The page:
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In Guayaquil, Ecuador, on Wednesday, relatives and the staff of Jardines de la Esperanza cemetery wait to bury victims of the new coronavirus in coffins that authorities wrapped in plastic. Andrea Aguilar/Associated Press

The body was wrapped in a plastic tarp, swollen, already attracting flies. He had been a neighbor, a man Rosangelys Valdiviezo passed while walking home from work, though they’d never exchanged words.

Now he lay in front of his home, one of an untold number of bodies cast out in the streets of Guayaquil, Ecuador, a sweltering South American city being ravaged by the novel coronavirus. Valdiviezo, a 30-year old seafood worker, said the body had been out in the tropical heat for six days.

“I am very afraid,” Valdiviezo, a Venezuelan migrant who moved to Guayaquil, said by telephone. “I’m terrified of dying so far from home.”

Ecuador’s largest city, a commercial center of nearly 3 million, is emerging as the epicenter of the novel coronavirus outbreak in Latin America. In local news accounts, videos shared on social media and telephone interviews, officials, aid workers and others in the poverty-stricken metropolis are reporting fly-covered bodies on sidewalks and corpses left inside homes for days.

Ecuador confirmed its first case of COVID-19, the disease caused by the coronavirus, on Feb. 29: a 71-year-old Ecuadoran woman who returned to Guayaquil from Spain on Valentine’s Day. Since then, the crisis in Guayaquil has ballooned, jumping to more than 2,200 cases, or roughly 70 percent of Ecuador’s total, far surpassing the numbers in Quito, the capital.

The outbreak has struck faster than Guayaquil can cope. Hospitals were quickly overwhelmed. Mortuary workers couldn’t, or wouldn’t, collect the bodies – some dead from the virus, some apparently from other causes – from homes. With daytime temperatures topping 90 degrees in a city where many live with no air conditioning, some grieving families saw little option but to carry days-old corpses outside.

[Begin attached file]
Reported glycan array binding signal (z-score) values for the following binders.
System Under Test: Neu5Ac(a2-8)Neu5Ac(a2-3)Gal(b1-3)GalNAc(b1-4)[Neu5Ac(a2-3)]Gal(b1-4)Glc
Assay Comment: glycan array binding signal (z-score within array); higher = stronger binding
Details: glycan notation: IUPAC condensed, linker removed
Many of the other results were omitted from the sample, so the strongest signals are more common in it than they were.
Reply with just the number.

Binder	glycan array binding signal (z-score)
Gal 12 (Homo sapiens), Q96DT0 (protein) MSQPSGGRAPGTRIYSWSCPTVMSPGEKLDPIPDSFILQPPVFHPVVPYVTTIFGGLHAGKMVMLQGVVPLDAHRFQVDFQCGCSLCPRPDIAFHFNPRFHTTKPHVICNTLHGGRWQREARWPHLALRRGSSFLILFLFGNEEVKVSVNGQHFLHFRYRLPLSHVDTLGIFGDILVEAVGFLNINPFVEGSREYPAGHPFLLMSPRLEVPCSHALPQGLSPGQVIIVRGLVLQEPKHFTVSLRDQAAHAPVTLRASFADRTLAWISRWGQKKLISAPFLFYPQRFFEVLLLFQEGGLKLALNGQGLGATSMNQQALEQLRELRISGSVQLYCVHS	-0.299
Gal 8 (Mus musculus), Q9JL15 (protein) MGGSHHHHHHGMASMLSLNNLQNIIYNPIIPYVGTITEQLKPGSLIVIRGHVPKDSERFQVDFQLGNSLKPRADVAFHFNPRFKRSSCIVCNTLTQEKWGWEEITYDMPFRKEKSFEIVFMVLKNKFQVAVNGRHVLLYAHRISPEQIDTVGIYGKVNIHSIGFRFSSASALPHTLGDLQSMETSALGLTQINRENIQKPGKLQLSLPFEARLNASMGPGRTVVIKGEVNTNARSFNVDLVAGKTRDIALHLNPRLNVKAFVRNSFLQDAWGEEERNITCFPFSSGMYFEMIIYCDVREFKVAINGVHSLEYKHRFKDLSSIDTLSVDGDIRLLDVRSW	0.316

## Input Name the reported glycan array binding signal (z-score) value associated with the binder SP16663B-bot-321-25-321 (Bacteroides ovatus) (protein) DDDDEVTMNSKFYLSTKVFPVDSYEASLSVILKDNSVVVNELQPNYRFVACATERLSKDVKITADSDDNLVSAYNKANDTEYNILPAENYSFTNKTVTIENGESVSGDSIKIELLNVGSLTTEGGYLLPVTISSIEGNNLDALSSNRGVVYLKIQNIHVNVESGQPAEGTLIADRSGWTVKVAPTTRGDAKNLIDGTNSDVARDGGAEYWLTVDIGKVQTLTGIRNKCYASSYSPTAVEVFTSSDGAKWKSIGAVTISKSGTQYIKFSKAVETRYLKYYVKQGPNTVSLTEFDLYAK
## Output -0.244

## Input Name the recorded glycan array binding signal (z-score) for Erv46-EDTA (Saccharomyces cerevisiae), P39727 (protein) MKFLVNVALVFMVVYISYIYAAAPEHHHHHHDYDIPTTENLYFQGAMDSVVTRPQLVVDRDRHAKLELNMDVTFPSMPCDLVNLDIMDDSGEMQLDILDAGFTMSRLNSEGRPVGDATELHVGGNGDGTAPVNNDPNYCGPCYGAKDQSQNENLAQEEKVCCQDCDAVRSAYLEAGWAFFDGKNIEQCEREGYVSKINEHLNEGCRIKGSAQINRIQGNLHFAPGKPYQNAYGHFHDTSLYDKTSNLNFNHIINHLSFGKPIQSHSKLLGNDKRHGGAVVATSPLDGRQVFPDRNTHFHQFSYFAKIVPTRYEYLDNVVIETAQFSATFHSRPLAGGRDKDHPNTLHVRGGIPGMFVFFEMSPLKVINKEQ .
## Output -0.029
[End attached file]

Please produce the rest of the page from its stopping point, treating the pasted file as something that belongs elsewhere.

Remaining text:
The city’s struggle echoes those of other hard-hit spots around the globe where corpse control has become a grim daily struggle.

The Italian army has mobilized to haul cadavers out of devastated Bergamo after the crematorium there was overwhelmed. Authorities in Iran have dug mass graves. The Spanish military found elderly patients in care homes abandoned and dead in their beds.

Guayaquil could be a harbinger of things to come as the pandemic reaches more deeply into the ill-prepared developing world.

“The situation is dire in Guayaquil at this moment,” said Tati Bertolucci, director of Latin America and the Caribbean for the disaster relief organization CARE. “There are dead bodies in the streets, and the health system is collapsed, so not everybody who has symptoms can get tested or treatment.”

A joint military-police operation has been recovering around 30 bodies per day, according to Jorge Wated, coordinator of a government task force assigned to cope with the crisis. A strict citywide curfew was complicating efforts by mortuary workers and funeral homes to remove bodies, Wated said in a nationally televised address this week.

“We recognize any errors and ask for forgiveness from those who have had to wait to remove their loved ones,” Wated said on Twitter. But he also braced locals for worse – warning that the death toll could reach 3,500 dead in the Guayaquil region alone.

“Everything depends on you, on your discipline,” he said. He urged the citizens of the city to adhere to a lockdown and curfew.